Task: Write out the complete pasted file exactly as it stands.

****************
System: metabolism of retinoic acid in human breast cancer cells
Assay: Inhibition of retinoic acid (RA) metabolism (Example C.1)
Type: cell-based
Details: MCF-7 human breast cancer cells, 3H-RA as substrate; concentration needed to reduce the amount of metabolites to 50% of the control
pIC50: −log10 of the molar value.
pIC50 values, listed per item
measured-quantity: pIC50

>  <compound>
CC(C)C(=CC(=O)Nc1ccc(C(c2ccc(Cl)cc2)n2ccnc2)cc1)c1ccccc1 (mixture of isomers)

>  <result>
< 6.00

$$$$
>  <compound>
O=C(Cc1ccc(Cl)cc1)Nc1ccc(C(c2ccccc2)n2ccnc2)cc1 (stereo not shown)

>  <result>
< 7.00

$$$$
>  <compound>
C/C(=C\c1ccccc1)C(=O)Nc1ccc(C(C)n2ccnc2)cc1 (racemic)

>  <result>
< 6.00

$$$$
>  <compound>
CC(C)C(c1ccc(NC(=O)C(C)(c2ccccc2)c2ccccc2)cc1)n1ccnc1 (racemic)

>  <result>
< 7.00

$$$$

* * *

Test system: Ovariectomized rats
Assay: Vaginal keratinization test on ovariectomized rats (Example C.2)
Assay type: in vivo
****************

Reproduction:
System: metabolism of retinoic acid in human breast cancer cells
Assay: Inhibition of retinoic acid (RA) metabolism (Example C.1)
Type: cell-based
Details: MCF-7 human breast cancer cells, 3H-RA as substrate; concentration needed to reduce the amount of metabolites to 50% of the control
pIC50: −log10 of the molar value.
pIC50 values, listed per item
measured-quantity: pIC50

>  <compound>
CC(C)C(=CC(=O)Nc1ccc(C(c2ccc(Cl)cc2)n2ccnc2)cc1)c1ccccc1 (mixture of isomers)

>  <result>
< 6.00

$$$$
>  <compound>
O=C(Cc1ccc(Cl)cc1)Nc1ccc(C(c2ccccc2)n2ccnc2)cc1 (stereo not shown)

>  <result>
< 7.00

$$$$
>  <compound>
C/C(=C\c1ccccc1)C(=O)Nc1ccc(C(C)n2ccnc2)cc1 (racemic)

>  <result>
< 6.00

$$$$
>  <compound>
CC(C)C(c1ccc(NC(=O)C(C)(c2ccccc2)c2ccccc2)cc1)n1ccnc1 (racemic)

>  <result>
< 7.00

$$$$

* * *

Test system: Ovariectomized rats
Assay: Vaginal keratinization test on ovariectomized rats (Example C.2)
Assay type: in vivo